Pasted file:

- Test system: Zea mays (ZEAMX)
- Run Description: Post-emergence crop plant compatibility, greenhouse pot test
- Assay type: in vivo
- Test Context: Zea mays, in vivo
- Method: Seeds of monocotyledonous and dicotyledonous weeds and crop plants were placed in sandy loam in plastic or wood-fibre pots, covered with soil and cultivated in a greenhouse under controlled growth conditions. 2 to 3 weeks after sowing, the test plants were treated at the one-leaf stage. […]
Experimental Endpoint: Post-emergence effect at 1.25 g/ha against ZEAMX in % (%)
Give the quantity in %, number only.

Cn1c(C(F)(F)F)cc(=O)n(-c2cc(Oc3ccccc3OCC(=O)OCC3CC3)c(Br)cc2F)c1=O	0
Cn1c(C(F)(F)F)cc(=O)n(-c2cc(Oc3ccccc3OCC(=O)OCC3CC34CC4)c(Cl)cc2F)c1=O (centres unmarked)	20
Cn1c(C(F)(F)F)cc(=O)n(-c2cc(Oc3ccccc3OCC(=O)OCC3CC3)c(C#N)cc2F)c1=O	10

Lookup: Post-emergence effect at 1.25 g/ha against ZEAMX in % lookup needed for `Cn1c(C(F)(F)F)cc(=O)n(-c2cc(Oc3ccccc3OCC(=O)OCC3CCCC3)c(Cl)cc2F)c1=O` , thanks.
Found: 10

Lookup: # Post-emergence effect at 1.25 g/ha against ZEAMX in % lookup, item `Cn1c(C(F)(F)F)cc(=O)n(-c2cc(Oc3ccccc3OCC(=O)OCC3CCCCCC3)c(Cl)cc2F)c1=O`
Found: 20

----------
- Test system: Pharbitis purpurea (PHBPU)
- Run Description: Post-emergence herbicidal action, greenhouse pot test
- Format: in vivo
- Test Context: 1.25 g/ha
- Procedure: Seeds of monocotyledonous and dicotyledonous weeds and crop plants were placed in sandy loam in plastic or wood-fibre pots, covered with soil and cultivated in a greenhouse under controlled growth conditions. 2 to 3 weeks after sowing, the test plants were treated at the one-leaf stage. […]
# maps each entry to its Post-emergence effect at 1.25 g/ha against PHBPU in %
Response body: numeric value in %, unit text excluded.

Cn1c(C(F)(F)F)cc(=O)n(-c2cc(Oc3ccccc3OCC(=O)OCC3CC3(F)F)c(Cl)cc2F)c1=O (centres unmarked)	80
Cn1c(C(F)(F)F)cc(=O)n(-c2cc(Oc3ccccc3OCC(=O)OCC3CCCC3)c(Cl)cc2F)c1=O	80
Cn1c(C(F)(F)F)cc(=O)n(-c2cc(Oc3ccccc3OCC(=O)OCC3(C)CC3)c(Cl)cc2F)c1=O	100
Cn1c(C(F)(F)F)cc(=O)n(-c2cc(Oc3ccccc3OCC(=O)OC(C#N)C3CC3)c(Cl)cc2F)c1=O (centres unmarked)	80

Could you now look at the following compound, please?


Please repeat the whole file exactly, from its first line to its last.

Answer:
- Test system: Zea mays (ZEAMX)
- Run Description: Post-emergence crop plant compatibility, greenhouse pot test
- Assay type: in vivo
- Test Context: Zea mays, in vivo
- Method: Seeds of monocotyledonous and dicotyledonous weeds and crop plants were placed in sandy loam in plastic or wood-fibre pots, covered with soil and cultivated in a greenhouse under controlled growth conditions. 2 to 3 weeks after sowing, the test plants were treated at the one-leaf stage. […]
Experimental Endpoint: Post-emergence effect at 1.25 g/ha against ZEAMX in % (%)
Give the quantity in %, number only.

Cn1c(C(F)(F)F)cc(=O)n(-c2cc(Oc3ccccc3OCC(=O)OCC3CC3)c(Br)cc2F)c1=O	0
Cn1c(C(F)(F)F)cc(=O)n(-c2cc(Oc3ccccc3OCC(=O)OCC3CC34CC4)c(Cl)cc2F)c1=O (centres unmarked)	20
Cn1c(C(F)(F)F)cc(=O)n(-c2cc(Oc3ccccc3OCC(=O)OCC3CC3)c(C#N)cc2F)c1=O	10

Lookup: Post-emergence effect at 1.25 g/ha against ZEAMX in % lookup needed for `Cn1c(C(F)(F)F)cc(=O)n(-c2cc(Oc3ccccc3OCC(=O)OCC3CCCC3)c(Cl)cc2F)c1=O` , thanks.
Found: 10

Lookup: # Post-emergence effect at 1.25 g/ha against ZEAMX in % lookup, item `Cn1c(C(F)(F)F)cc(=O)n(-c2cc(Oc3ccccc3OCC(=O)OCC3CCCCCC3)c(Cl)cc2F)c1=O`
Found: 20

----------
- Test system: Pharbitis purpurea (PHBPU)
- Run Description: Post-emergence herbicidal action, greenhouse pot test
- Format: in vivo
- Test Context: 1.25 g/ha
- Procedure: Seeds of monocotyledonous and dicotyledonous weeds and crop plants were placed in sandy loam in plastic or wood-fibre pots, covered with soil and cultivated in a greenhouse under controlled growth conditions. 2 to 3 weeks after sowing, the test plants were treated at the one-leaf stage. […]
# maps each entry to its Post-emergence effect at 1.25 g/ha against PHBPU in %
Response body: numeric value in %, unit text excluded.

Cn1c(C(F)(F)F)cc(=O)n(-c2cc(Oc3ccccc3OCC(=O)OCC3CC3(F)F)c(Cl)cc2F)c1=O (centres unmarked)	80
Cn1c(C(F)(F)F)cc(=O)n(-c2cc(Oc3ccccc3OCC(=O)OCC3CCCC3)c(Cl)cc2F)c1=O	80
Cn1c(C(F)(F)F)cc(=O)n(-c2cc(Oc3ccccc3OCC(=O)OCC3(C)CC3)c(Cl)cc2F)c1=O	100
Cn1c(C(F)(F)F)cc(=O)n(-c2cc(Oc3ccccc3OCC(=O)OC(C#N)C3CC3)c(Cl)cc2F)c1=O (centres unmarked)	80

Could you now look at the following compound, please?